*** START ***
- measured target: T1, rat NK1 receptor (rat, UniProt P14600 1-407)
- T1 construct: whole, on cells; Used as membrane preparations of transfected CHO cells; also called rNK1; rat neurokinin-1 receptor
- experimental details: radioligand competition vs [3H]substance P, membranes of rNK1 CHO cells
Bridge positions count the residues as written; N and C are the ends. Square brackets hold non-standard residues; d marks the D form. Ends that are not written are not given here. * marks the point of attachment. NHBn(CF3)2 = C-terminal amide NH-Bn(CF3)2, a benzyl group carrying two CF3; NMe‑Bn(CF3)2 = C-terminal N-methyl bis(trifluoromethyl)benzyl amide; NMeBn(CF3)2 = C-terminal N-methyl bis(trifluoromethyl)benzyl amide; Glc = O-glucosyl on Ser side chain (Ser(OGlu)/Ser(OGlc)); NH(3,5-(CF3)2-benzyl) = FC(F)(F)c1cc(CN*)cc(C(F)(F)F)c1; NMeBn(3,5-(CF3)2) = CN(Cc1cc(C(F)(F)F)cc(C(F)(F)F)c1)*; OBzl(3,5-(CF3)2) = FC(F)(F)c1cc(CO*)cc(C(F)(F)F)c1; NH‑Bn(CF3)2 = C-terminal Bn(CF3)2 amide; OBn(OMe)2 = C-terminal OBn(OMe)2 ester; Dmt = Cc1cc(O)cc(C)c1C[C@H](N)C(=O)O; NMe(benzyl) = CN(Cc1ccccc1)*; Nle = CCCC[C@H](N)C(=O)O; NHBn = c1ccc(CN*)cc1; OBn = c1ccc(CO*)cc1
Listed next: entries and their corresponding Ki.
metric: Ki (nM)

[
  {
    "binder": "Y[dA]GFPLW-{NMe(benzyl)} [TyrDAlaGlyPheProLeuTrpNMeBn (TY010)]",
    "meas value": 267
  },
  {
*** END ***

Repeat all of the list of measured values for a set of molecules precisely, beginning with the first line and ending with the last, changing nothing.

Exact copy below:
- measured target: T1, rat NK1 receptor (rat, UniProt P14600 1-407)
- T1 construct: whole, on cells; Used as membrane preparations of transfected CHO cells; also called rNK1; rat neurokinin-1 receptor
- experimental details: radioligand competition vs [3H]substance P, membranes of rNK1 CHO cells
Bridge positions count the residues as written; N and C are the ends. Square brackets hold non-standard residues; d marks the D form. Ends that are not written are not given here. * marks the point of attachment. NHBn(CF3)2 = C-terminal amide NH-Bn(CF3)2, a benzyl group carrying two CF3; NMe‑Bn(CF3)2 = C-terminal N-methyl bis(trifluoromethyl)benzyl amide; NMeBn(CF3)2 = C-terminal N-methyl bis(trifluoromethyl)benzyl amide; Glc = O-glucosyl on Ser side chain (Ser(OGlu)/Ser(OGlc)); NH(3,5-(CF3)2-benzyl) = FC(F)(F)c1cc(CN*)cc(C(F)(F)F)c1; NMeBn(3,5-(CF3)2) = CN(Cc1cc(C(F)(F)F)cc(C(F)(F)F)c1)*; OBzl(3,5-(CF3)2) = FC(F)(F)c1cc(CO*)cc(C(F)(F)F)c1; NH‑Bn(CF3)2 = C-terminal Bn(CF3)2 amide; OBn(OMe)2 = C-terminal OBn(OMe)2 ester; Dmt = Cc1cc(O)cc(C)c1C[C@H](N)C(=O)O; NMe(benzyl) = CN(Cc1ccccc1)*; Nle = CCCC[C@H](N)C(=O)O; NHBn = c1ccc(CN*)cc1; OBn = c1ccc(CO*)cc1
Listed next: entries and their corresponding Ki.
metric: Ki (nM)

[
  {
    "binder": "Y[dA]GFPLW-{NMe(benzyl)} [TyrDAlaGlyPheProLeuTrpNMeBn (TY010)]",
    "meas value": 267
  },
  {